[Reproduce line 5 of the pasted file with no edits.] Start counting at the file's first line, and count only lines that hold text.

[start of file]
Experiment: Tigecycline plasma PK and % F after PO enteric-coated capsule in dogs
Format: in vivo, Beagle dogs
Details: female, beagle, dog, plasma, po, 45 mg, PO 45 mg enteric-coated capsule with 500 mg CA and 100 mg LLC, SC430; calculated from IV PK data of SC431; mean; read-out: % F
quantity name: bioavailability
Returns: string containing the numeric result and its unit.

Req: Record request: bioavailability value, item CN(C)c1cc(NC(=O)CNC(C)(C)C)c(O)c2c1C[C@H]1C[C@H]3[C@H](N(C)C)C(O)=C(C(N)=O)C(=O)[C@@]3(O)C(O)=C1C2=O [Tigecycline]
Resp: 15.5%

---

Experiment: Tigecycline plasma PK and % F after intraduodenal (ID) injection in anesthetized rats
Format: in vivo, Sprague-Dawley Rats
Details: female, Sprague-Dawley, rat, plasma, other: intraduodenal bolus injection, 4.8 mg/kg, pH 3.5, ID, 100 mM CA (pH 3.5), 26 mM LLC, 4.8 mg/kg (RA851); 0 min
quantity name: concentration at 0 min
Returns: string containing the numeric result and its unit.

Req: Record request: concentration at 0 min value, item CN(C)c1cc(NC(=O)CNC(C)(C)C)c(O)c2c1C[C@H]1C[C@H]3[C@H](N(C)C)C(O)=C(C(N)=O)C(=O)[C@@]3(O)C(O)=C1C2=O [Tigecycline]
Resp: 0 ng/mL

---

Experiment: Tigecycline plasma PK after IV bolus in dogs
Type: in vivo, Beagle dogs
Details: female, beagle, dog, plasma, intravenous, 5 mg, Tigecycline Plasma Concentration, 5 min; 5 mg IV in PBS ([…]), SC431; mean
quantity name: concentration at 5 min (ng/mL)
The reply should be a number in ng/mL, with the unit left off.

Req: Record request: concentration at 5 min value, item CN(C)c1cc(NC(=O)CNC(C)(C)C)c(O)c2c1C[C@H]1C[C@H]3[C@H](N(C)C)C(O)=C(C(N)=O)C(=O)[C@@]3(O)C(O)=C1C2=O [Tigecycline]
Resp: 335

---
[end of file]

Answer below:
Returns: string containing the numeric result and its unit.